Delta Air Lines is turning up the heat in Minneapolis-St. Paul, as it seeks to reassert its dominant position in the market.
Over the weekend, the airline added a number of new and resumed routes for summer 2023, giving local and connecting travelers plenty of destinations to enjoy next year.
Expanded service includes the following seven routes from Minneapolis-St. Paul International Airport (MSP) to:
- Burlington International Airport (BTV) in Vermont.
- Colorado Springs Airport (COS).
- Great Falls International Airport (GTF) in Montana.
- Jackson Hole Airport (JAC) in Wyoming.
- Reno-Tahoe International Airport (RNO) in Nevada.
- Richmond International Airport (RIC) in Virginia.
- Del Valle International Airport (HRL) near Harlingen, Texas.
These flights will be operated by a combination of Delta’s mainline and SkyWest Airlines, a Delta Connection affiliate.
While Delta’s expansion is notable in terms of the number of additional MSP flights by summer 2023, it also strengthens Delta’s leading market share in the Minneapolis-St. Paul, where something of a fortress center has historically operated.
That leadership position has recently been challenged by MSP’s hometown ultra-low-cost carrier, Sun Country Airlines.
While Sun Country may not compete head-to-head with all of Delta’s MSP routes, it appears to enjoy the competition.
In mid-November, Sun Country unveiled 15 MSP summer routes as it seeks to establish itself as a lower cost alternative to Delta in the market.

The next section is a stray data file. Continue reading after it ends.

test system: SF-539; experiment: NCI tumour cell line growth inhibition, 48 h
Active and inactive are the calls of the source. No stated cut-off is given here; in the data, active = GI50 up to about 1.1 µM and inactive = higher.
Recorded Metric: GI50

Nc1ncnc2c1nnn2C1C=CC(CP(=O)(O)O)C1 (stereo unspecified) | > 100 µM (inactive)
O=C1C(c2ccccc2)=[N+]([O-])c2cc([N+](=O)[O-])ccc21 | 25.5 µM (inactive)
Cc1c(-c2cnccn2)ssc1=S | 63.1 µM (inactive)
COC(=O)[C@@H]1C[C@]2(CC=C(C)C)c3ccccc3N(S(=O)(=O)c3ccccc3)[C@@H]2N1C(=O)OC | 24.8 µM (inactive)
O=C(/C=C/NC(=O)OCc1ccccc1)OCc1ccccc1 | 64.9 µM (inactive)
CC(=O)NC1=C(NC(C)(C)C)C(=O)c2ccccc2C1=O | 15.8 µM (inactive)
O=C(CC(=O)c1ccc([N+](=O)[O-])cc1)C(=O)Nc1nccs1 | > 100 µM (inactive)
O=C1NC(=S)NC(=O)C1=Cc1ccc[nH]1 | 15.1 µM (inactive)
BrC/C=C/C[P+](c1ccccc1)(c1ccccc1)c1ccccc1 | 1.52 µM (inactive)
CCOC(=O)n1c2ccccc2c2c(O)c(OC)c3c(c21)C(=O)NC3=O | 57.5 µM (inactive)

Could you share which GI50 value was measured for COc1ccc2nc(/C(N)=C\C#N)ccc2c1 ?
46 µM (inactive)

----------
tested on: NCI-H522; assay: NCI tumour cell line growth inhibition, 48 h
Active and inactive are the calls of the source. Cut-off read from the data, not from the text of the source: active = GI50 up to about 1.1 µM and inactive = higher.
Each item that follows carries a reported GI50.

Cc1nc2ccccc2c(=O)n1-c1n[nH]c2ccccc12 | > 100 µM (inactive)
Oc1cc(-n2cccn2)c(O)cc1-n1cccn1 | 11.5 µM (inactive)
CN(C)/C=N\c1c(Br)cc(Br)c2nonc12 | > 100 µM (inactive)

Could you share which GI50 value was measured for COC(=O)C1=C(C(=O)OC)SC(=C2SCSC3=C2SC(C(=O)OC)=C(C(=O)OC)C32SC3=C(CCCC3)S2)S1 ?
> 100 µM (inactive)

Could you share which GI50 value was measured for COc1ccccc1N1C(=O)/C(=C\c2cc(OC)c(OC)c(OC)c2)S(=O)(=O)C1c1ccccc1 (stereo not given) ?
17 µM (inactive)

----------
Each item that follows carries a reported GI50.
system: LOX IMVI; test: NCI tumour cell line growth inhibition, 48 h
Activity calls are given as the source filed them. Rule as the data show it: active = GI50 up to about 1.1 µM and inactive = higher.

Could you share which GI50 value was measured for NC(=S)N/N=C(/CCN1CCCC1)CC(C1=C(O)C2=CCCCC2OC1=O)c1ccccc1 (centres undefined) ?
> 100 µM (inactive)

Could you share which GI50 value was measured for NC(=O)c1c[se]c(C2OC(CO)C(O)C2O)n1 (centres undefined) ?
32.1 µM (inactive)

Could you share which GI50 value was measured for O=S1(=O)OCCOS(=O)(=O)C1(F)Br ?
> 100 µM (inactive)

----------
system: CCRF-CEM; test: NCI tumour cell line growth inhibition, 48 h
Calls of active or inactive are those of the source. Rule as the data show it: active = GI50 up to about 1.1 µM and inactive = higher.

“We’re trying to make Minneapolis a two-airline market,” Sun Country CEO Jude Bricker said at the Skift Aviation Forum in Dallas in November. “If you’re paying with your own money, you fly Sun Country. If you’re flying a corporate contract, you fly Delta.”
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In fact, two of Delta’s expanded MSP routes will compete head-to-head with MSP’s new Sun Country summer routes. This includes service to Colorado Springs and Richmond.
Delta is no stranger to a turf war. In recent years, the airline has vigorously defended its position in key hubs against new entrants and expanding incumbents.
Earlier this month, the airline announced a new route from Detroit to Reykjavik. This new seasonal service was introduced just days after Icelandair revealed plans to connect the two cities, and Delta’s service will now start three days before Icelandair’s.
But perhaps the best example of Delta defending a hub is in Seattle.
In the early 2010s, Delta had a strong relationship with Alaska Airlines, Seattle’s local carrier. The link included a strong codeshare and frequent flyer alliance. However, by mid-decade, the partnership fell apart as Delta moved to build its own hub in Seattle, ultimately competing head-to-head with Alaska on many of its most lucrative routes.
The partnership finally ended in 2017 amid an escalating turf battle for Seattle. Since then, Delta has been in growth mode, boosting its Seattle hub with new routes while also rethinking many elements of the travel experience, including a sleek new Sky Club.
And now, the airline may be reverting to a familiar strategy at MSP, where it will boost service there to keep up the pressure on Sun Country.